Aditya Rana On China and Comparing Diets – Part II!

From: aditya rana
Date: Sat, May 25, 2013 at 2:35 PM
Subject: On China and Comparing Diets – Part II!


The bearish sentiment towards China abounds, with concerns ranging from a potential debt crisis to an overinvestment bubble. While these maybe legitimate concerns, it is unlikely that China will experience a “hard landing” as some of the China bears have been expecting for several years. A recent report by Chen Zhao, Chief Investment Strategist at the well respected independent research firm BCA, provides a persuasive riposte to the various arguments put forward by the China bears. To summarise:

The bearish case rests on the following two key arguments:

1)The rapid growth of the unregulated lending sector (“shadow banking”) since 2009 , with current estimates being as large as $3.4 trillion (see chart below).

2) The persistently high levels of investment (see chart below) leading to diminishing returns and an overinvestment bubble characterised by “ghost towns” and “empty skyscrapers”.

-To address the above two concerns it is important to first understand the underlying fundamental causes behind the high levels of debt in the economy.

-Debt occurs when an economy transforms its savings into investment, and this can take place either through the equity or debt. In a closed financial system like China, with a significantly higher reliance on debt rather than equity financing, the high levels of savings will automatically translate into high debt levels. The contrast between the U.S. , and both Europe and Asia is illustrated by the chart below.

-An open low-saving country can also incur high levels of debt by borrowing from abroad and build-up foreign liabilities, while a high-savings country would normally lend their excess savings abroad and build-up foreign assets. There is a historical tendency for debt built on borrowed foreign savings to be more prone to financial crises than debt built on domestic savings. The contrast between East Asia and the Anglo-Saxon countries is illustrated in the chart below:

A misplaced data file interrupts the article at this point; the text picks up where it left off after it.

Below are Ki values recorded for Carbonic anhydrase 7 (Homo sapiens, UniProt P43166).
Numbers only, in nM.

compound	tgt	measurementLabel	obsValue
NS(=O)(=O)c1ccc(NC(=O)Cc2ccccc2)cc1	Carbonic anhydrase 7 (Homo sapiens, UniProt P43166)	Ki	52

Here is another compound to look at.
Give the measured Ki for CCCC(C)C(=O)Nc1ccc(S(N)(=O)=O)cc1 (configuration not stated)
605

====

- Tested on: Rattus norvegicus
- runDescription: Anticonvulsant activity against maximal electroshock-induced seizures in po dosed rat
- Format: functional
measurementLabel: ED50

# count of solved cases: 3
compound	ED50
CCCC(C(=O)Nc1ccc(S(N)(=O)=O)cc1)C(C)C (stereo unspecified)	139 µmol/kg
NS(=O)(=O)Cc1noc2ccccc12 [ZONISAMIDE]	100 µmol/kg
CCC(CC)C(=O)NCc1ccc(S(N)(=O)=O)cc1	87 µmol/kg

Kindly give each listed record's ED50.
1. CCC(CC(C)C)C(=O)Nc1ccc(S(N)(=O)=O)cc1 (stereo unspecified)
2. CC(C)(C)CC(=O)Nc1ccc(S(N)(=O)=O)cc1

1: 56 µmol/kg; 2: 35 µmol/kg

– With China saving 50% of its GDP, and this vast pool of capital being transformed into investment via debt financing rather than through the small and illiquid equity capital markets, the gearing ratio of Chinese companies is necessarily higher than in the U.S. and Europe.

-The sudden surge in the gearing ratio after 2009 resulted from an increase in private-sector savings combined with a decline in capex, forcing the government to step-in and borrow from the banks and invest on the private sector’s behalf.

-A similar phenomenon occurred in the U.S. during the financial crisis – with the stimulus package (“ARRA”) being financed by debt issuance, while in China is was financed by bank debt. The only difference was that In the case of the U.S., the borrowing was securitised by the assets financed under the programme, while in China it was not securitised and stayed on the bank balance sheets.

-This mixing of bank loans is a legacy of the old centrally planned system, and a large part of the private sector liabilities since 2009 are really fiscal stimulus and should be reclassified as such. However, the key point here is that it is a redistribution problem between the government and the private sector and not a sovereign debt problem.

-The Chinese government has accumulated net foreign assets over many years, which have far exceeded its outstanding obligations and therefore has ample resources to meet its obligations.

-While misallocation of resources is a problem in China, and non-performing loans will rise and some local government may even default, the current problem are no worse than they were in the 1990s. In 1998, hit by the Asian financial crisis, the economy slowed and non-performing loans rose to as high as 35% of bank loan portfolios. The banking sector was recapitalised in the early 2000s, and since then, banks have been generally more careful on the credit quality of loans as regulators have tightened oversight.